82
Item 14.
Principal Accounting Fees and Services
82
   
PART IV
 
Item 15.
Exhibits and Financial Statement Schedules
83
   
Signatures
84
 
 
3

 
FORWARD-LOOKING INFORMATION

Throughout this report, we refer to Sigma Designs, Inc., together with its subsidiaries, as “we,” “us,” “our” or “Sigma.”

This Form 10-K for the year ended January 30, 2010 contains forward-looking statements that involve risks and uncertainties.  The forward-looking statements are contained principally in the sections entitled "Risk Factors," "Management's Discussion and Analysis of Financial Condition and Results of Operations" and "Business.”  These statements involve known and unknown risks, uncertainties and other factors which may cause our actual results, performance or achievements to be materially different from any future results, performances or achievements expressed or implied by the forward-looking statements.  Forward-looking statements include, but are not limited to, statements about:

 
anticipated trends and challenges in our business and the markets in which we operate;

 
our expectations regarding our expenses and international sales;

 
plans for future products and services and for enhancements of existing products and services;

 
our plans relating to the CopperGate Communications Ltd. products and technology that we recently acquired;

 
our research and development;

 
our ability to attract and retain employees;

 
our anticipated cash needs and our estimates regarding our capital requirements and our needs for additional financing;

 
our anticipated growth strategies;

 
our intellectual property;

 
our ability to attract customers; and

 
sources of new revenue.

In some cases, you can identify forward-looking statements by terms such as "may," "might," "will," "objective," "intend," "should," "could," "can," "would," "expect," "believe," "estimate," "predict," "potential," "plan," or the negative of these terms, and similar expressions intended to identify forward-looking statements.  These statements reflect our current views with respect to future events and are based on assumptions and subject to risks and uncertainties.  Given these uncertainties, you should not place undue reliance on these forward-looking statements.  We discuss many of these risks in this Form 10-K in greater detail under the heading "Risk Factors.”  Also, these forward-looking statements represent our estimates and assumptions only as of the date of this Form 10-K.  Unless required by U.S. federal securities laws, we do not intend to update any of these forward-looking statements to reflect circumstances or events that occur after the statement is made.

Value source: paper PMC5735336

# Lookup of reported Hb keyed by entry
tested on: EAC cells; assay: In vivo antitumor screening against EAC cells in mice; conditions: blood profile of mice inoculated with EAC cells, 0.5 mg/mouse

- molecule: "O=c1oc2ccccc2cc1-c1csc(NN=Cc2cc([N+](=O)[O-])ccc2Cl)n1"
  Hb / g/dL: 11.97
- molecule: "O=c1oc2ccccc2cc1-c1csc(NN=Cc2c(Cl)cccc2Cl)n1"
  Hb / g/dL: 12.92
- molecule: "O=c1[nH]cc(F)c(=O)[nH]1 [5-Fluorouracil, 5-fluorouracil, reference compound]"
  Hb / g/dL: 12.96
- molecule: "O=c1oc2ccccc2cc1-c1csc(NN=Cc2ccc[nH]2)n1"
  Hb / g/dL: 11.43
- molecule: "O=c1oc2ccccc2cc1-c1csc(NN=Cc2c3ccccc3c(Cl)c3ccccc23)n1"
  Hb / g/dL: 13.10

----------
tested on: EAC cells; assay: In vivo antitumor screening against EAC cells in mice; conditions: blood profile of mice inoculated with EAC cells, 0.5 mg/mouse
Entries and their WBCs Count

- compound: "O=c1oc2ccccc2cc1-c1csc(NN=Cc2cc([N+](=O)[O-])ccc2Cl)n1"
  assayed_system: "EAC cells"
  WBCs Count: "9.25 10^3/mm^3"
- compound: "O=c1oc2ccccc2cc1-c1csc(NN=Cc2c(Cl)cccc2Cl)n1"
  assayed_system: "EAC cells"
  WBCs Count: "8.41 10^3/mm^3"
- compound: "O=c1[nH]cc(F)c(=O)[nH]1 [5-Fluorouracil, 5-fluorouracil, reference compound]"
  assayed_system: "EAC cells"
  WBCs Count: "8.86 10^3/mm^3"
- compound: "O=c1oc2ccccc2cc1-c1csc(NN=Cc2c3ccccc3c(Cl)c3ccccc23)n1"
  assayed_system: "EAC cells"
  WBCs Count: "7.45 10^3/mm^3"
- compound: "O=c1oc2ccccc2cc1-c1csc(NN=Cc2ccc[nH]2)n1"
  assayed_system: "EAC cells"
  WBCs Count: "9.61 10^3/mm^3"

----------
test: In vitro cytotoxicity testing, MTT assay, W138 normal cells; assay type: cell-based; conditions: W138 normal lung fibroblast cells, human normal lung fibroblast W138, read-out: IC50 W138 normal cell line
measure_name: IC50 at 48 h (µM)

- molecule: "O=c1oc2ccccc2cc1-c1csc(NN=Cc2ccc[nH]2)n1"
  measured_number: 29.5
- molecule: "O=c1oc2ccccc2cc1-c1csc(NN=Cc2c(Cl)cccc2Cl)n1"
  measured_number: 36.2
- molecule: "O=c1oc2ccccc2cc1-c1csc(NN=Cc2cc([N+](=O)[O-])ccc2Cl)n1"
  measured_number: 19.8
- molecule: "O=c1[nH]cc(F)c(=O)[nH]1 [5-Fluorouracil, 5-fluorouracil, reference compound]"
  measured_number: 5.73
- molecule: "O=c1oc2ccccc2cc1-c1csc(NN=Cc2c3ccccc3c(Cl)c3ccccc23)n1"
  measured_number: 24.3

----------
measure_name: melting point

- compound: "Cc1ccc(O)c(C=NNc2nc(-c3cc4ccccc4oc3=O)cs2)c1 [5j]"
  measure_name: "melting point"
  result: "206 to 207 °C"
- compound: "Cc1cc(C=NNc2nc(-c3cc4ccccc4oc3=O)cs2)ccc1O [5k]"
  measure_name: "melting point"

You should read this Form 10-K and the documents that we reference in this Form 10-K completely and with the understanding that our actual future results may be materially different from what we expect.  We qualify all of our forward-looking statements by these cautionary statements.

 
4

 
PART I
 
ITEM 1.          BUSINESS

Overview

We are a leading fabless provider of highly integrated system-on-chip, or SoC, solutions that are used to deliver multimedia entertainment throughout the home.  We currently offer four separate product lines: media processors, home networking solutions, video image processors and home automation solutions.  Each of these product lines also contributes to increasing our ability to integrate more functionality into our SoC offerings.

Products

Our media processor product line represents a family of SoC solutions that combine our semiconductors and software and are a critical component of multiple consumer applications that process digital video and audio content, including internet protocol television, or IPTV, connected media players and portable media players.  Our media processors provide high definition digital video decoding for multiple compression standards, graphics acceleration, audio decoding and display control.  Our software provides control of media processing and system security management.  Together, our media processor semiconductors and software form a complete SoC solution that we believe provides our customers with a foundation to quickly develop feature-rich consumer entertainment products.

On November 10, 2009, we acquired CopperGate Communications Ltd., or CopperGate.  CopperGate is a leading provider of home networking technology consisting of silicon-based modem solutions enabling distribution of media-rich digital content over all three types of wires in the home: coax, phone and power.  CopperGate solutions are deployed by service providers such as AT&T enabling the delivery within the home of high definition TV, or HDTV, voice over internet protocol, or VoIP and fast internet services.  With the CopperGate acquisition, we are now a leading supplier of home entertainment and broadband access semiconductors with over 30 service providers globally in deployment.  Our HomePNA technology is one of the most broadly deployed solutions for IPTV among service providers.